What Expectations Will We Have For The Homeland Generation?
In case you missed The Awl last Friday: the post-Millennial generation has a name.
The Homeland Generation.
This “technically unofficial but totally official” name was revealed at Medium, of all places. (Apparently that’s where the government goes when it needs a gatekeeper-free publication interface; President Obama has his own account.)
The Homeland Generation currently encompasses all children born after January 1, 2005, and I suggest you tab over to Awl editor John Hermann’s analysis of why the name “Homeland Generation” sounds so discomfiting, because I want to switch our conversation to a new question.
What expectations will we have for the Homeland Generation?
This weekend, Pamela Druckerman (author of Bringing Up Bébé, the book which reminded American parents that French children don’t throw tantrums and are able to bake their own cupcakes by age three—and yes, of course I’ve read it) wrote an NYT op-ed titled A Cure for Hyper-Parenting.
Here’s one of her warnings for the parents of the current (possibly “Homeland”) generation:
At age 24, he might be back in his childhood bedroom, in debt, after a mediocre college career. Raise him so that, if that happens, it will still have been worth it.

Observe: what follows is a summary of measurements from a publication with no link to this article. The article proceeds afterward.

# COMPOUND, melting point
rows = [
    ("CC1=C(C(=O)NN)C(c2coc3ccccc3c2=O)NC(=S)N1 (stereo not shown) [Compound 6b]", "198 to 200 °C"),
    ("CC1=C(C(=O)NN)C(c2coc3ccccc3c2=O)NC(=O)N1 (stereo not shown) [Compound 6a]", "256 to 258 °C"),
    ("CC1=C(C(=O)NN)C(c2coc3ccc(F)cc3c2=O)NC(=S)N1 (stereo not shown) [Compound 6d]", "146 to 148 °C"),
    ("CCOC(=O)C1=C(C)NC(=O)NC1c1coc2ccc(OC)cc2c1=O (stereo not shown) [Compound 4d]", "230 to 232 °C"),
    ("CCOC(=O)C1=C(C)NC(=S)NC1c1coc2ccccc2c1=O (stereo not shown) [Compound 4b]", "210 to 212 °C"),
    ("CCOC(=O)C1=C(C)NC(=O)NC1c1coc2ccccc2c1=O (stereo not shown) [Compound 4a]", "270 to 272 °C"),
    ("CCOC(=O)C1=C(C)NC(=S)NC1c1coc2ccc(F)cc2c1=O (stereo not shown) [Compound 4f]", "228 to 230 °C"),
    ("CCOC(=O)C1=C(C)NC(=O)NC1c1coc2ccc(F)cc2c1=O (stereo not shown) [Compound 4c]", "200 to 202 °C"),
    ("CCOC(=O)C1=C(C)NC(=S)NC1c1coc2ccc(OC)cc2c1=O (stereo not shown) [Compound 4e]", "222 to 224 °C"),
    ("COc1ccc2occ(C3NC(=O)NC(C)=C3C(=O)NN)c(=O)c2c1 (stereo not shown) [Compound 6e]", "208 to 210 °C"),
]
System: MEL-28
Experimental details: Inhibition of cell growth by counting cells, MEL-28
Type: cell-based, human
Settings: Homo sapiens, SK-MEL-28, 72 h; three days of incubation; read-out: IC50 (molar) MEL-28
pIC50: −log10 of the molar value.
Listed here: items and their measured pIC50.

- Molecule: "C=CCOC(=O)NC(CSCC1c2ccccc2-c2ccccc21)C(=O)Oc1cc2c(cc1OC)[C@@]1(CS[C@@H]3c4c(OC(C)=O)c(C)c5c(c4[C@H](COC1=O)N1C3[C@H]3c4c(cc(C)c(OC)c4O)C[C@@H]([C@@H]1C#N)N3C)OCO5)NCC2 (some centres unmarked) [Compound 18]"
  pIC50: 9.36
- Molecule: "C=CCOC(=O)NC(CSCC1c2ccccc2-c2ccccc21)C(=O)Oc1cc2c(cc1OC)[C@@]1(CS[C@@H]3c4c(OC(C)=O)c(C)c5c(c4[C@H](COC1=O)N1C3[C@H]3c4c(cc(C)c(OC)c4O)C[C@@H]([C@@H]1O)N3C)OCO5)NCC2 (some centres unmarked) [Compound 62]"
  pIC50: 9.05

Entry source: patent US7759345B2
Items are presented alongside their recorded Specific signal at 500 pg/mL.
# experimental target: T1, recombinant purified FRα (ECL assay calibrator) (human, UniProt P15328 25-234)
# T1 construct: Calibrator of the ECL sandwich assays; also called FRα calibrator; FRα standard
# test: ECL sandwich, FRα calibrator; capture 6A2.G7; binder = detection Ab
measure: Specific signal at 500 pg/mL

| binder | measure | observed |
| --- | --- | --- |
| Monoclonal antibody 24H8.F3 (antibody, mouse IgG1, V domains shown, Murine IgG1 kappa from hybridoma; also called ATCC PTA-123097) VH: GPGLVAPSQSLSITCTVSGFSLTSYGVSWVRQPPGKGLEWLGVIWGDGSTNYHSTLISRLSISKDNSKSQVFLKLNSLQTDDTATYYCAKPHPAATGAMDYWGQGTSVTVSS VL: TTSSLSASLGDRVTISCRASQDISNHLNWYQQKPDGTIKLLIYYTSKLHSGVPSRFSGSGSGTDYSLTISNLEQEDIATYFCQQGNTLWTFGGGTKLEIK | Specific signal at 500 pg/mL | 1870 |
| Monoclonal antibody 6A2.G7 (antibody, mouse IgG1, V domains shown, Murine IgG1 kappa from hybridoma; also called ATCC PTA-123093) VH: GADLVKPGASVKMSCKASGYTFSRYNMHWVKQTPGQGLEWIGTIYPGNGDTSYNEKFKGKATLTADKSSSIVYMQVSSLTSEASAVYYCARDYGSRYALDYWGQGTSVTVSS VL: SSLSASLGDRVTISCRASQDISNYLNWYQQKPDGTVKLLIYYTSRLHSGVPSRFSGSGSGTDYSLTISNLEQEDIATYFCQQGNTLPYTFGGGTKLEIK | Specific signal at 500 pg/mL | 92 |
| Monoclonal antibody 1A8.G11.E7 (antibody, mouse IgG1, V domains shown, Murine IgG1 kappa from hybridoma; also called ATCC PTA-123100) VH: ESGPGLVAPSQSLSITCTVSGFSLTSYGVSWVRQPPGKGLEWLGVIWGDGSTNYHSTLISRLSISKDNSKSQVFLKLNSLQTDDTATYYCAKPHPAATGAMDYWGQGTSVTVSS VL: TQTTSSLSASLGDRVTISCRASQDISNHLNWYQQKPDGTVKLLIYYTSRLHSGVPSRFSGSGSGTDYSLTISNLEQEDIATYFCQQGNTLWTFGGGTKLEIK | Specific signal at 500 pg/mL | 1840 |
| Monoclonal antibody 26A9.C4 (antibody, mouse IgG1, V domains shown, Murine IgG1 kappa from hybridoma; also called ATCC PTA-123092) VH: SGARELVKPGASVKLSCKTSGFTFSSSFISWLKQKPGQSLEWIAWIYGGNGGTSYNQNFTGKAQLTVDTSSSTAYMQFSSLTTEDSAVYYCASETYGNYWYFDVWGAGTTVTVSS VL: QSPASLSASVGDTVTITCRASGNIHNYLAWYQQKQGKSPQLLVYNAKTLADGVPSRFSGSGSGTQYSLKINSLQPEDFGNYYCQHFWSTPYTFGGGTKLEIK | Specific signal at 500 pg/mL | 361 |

There’s a lot to unpack there. We can sort through the suitcases in the comments, but take note that Druckerman is actively advising parents to lower their expectations. (If the parents are Gen-Xers or Millennials, it’s likely that their expectations have already been lowered.)
What will we tell our own kids about college, careers, debt, and money? What will we teach them about what matters, in the world? What will we teach them about what makes a good life—to borrow Druckerman’s phrase, what makes it all “worth it?”
Notably, Druckerman didn’t say who should still find the experience “worth it.” Taken in context, I suspect she means the parents. Raise your kid in such a way that if he grows up indebted and mediocre, you’ll still feel like the sacrifices of parenting were worth it. (Again: so much to unpack here.)
I’d like to imagine a slightly different interpretation. How about: Parents, raise your children in such a way that, if they end up indebted, in their childhood bedrooms, and with not many career prospects on the horizon, they’ll still feel like they’re worth something. Raise them so they’ll still feel like finding something worth doing with their lives.
Since I’m not a parent, I’ll turn the conversation over to you. Do you expect your children to grow up and have the same types of opportunities that previous generations enjoyed? (Waving the intersectionality banner: I’m well aware that the answer to this question is complex and encompasses many types of opportunity.) How do you talk to your kids about the future and what to expect from adulthood?
Also: if any nine-year-olds are reading The Billfold, please tell us about your generation in the comments.